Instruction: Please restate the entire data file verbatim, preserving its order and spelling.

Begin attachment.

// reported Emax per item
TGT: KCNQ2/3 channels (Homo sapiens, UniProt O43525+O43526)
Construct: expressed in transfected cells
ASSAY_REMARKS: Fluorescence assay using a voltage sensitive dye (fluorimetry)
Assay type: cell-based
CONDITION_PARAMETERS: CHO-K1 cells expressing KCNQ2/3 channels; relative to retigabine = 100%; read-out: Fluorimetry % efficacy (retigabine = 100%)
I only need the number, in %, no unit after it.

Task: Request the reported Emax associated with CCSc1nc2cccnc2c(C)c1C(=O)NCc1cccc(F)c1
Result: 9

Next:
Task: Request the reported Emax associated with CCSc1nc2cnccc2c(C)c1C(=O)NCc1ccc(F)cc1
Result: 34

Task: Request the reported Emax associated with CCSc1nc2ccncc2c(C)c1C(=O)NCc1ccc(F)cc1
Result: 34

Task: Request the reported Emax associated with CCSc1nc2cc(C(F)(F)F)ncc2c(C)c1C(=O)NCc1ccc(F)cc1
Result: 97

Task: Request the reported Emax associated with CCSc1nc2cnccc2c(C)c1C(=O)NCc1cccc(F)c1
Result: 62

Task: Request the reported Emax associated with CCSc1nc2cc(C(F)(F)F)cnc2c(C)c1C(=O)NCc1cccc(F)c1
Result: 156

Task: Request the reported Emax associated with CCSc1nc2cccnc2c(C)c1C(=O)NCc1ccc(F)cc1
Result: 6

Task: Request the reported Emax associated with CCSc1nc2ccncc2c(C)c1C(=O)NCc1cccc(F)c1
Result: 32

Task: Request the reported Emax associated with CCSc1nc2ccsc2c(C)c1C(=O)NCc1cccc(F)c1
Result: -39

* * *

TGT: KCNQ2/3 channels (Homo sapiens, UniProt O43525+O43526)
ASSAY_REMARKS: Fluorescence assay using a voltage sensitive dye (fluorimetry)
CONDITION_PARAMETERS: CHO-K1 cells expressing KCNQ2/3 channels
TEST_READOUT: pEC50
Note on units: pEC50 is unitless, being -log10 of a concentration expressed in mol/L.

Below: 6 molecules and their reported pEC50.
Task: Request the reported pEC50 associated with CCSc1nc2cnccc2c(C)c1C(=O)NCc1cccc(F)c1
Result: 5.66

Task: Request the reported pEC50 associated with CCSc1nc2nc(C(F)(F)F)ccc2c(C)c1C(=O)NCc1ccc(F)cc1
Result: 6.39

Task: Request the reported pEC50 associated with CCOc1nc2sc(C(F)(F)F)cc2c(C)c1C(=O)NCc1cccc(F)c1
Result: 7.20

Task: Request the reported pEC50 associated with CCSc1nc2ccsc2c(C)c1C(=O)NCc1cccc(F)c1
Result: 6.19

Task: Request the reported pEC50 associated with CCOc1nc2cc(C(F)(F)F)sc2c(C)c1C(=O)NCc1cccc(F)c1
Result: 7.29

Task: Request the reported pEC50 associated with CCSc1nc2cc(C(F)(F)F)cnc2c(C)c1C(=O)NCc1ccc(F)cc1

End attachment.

// reported Emax per item
TGT: KCNQ2/3 channels (Homo sapiens, UniProt O43525+O43526)
Construct: expressed in transfected cells
ASSAY_REMARKS: Fluorescence assay using a voltage sensitive dye (fluorimetry)
Assay type: cell-based
CONDITION_PARAMETERS: CHO-K1 cells expressing KCNQ2/3 channels; relative to retigabine = 100%; read-out: Fluorimetry % efficacy (retigabine = 100%)
I only need the number, in %, no unit after it.

Task: Request the reported Emax associated with CCSc1nc2cccnc2c(C)c1C(=O)NCc1cccc(F)c1
Result: 9

Next:
Task: Request the reported Emax associated with CCSc1nc2cnccc2c(C)c1C(=O)NCc1ccc(F)cc1
Result: 34

Task: Request the reported Emax associated with CCSc1nc2ccncc2c(C)c1C(=O)NCc1ccc(F)cc1
Result: 34

Task: Request the reported Emax associated with CCSc1nc2cc(C(F)(F)F)ncc2c(C)c1C(=O)NCc1ccc(F)cc1
Result: 97

Task: Request the reported Emax associated with CCSc1nc2cnccc2c(C)c1C(=O)NCc1cccc(F)c1
Result: 62

Task: Request the reported Emax associated with CCSc1nc2cc(C(F)(F)F)cnc2c(C)c1C(=O)NCc1cccc(F)c1
Result: 156

Task: Request the reported Emax associated with CCSc1nc2cccnc2c(C)c1C(=O)NCc1ccc(F)cc1
Result: 6

Task: Request the reported Emax associated with CCSc1nc2ccncc2c(C)c1C(=O)NCc1cccc(F)c1
Result: 32

Task: Request the reported Emax associated with CCSc1nc2ccsc2c(C)c1C(=O)NCc1cccc(F)c1
Result: -39

* * *

TGT: KCNQ2/3 channels (Homo sapiens, UniProt O43525+O43526)
ASSAY_REMARKS: Fluorescence assay using a voltage sensitive dye (fluorimetry)
CONDITION_PARAMETERS: CHO-K1 cells expressing KCNQ2/3 channels
TEST_READOUT: pEC50
Note on units: pEC50 is unitless, being -log10 of a concentration expressed in mol/L.

Below: 6 molecules and their reported pEC50.
Task: Request the reported pEC50 associated with CCSc1nc2cnccc2c(C)c1C(=O)NCc1cccc(F)c1
Result: 5.66

Task: Request the reported pEC50 associated with CCSc1nc2nc(C(F)(F)F)ccc2c(C)c1C(=O)NCc1ccc(F)cc1
Result: 6.39

Task: Request the reported pEC50 associated with CCOc1nc2sc(C(F)(F)F)cc2c(C)c1C(=O)NCc1cccc(F)c1
Result: 7.20

Task: Request the reported pEC50 associated with CCSc1nc2ccsc2c(C)c1C(=O)NCc1cccc(F)c1
Result: 6.19

Task: Request the reported pEC50 associated with CCOc1nc2cc(C(F)(F)F)sc2c(C)c1C(=O)NCc1cccc(F)c1
Result: 7.29

Task: Request the reported pEC50 associated with CCSc1nc2cc(C(F)(F)F)cnc2c(C)c1C(=O)NCc1ccc(F)cc1